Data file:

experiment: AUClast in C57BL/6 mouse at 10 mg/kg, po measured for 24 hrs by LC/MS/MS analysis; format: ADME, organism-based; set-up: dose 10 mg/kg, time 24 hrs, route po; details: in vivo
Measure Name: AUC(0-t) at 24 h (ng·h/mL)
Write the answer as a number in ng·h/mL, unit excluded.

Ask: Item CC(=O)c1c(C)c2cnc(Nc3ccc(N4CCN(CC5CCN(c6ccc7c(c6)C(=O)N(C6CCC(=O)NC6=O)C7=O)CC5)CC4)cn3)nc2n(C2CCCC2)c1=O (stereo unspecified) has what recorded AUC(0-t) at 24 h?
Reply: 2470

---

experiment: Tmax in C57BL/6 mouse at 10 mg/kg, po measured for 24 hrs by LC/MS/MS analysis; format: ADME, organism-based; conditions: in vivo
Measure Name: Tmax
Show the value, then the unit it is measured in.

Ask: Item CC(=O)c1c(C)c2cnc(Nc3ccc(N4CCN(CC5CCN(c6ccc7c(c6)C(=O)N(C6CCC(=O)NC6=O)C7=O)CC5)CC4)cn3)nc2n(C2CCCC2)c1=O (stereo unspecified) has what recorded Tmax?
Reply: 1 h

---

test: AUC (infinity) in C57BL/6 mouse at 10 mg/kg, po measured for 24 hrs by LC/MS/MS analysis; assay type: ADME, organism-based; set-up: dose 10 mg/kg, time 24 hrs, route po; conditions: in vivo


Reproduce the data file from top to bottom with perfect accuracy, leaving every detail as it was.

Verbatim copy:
experiment: AUClast in C57BL/6 mouse at 10 mg/kg, po measured for 24 hrs by LC/MS/MS analysis; format: ADME, organism-based; set-up: dose 10 mg/kg, time 24 hrs, route po; details: in vivo
Measure Name: AUC(0-t) at 24 h (ng·h/mL)
Write the answer as a number in ng·h/mL, unit excluded.

Ask: Item CC(=O)c1c(C)c2cnc(Nc3ccc(N4CCN(CC5CCN(c6ccc7c(c6)C(=O)N(C6CCC(=O)NC6=O)C7=O)CC5)CC4)cn3)nc2n(C2CCCC2)c1=O (stereo unspecified) has what recorded AUC(0-t) at 24 h?
Reply: 2470

---

experiment: Tmax in C57BL/6 mouse at 10 mg/kg, po measured for 24 hrs by LC/MS/MS analysis; format: ADME, organism-based; conditions: in vivo
Measure Name: Tmax
Show the value, then the unit it is measured in.

Ask: Item CC(=O)c1c(C)c2cnc(Nc3ccc(N4CCN(CC5CCN(c6ccc7c(c6)C(=O)N(C6CCC(=O)NC6=O)C7=O)CC5)CC4)cn3)nc2n(C2CCCC2)c1=O (stereo unspecified) has what recorded Tmax?
Reply: 1 h

---

test: AUC (infinity) in C57BL/6 mouse at 10 mg/kg, po measured for 24 hrs by LC/MS/MS analysis; assay type: ADME, organism-based; set-up: dose 10 mg/kg, time 24 hrs, route po; conditions: in vivo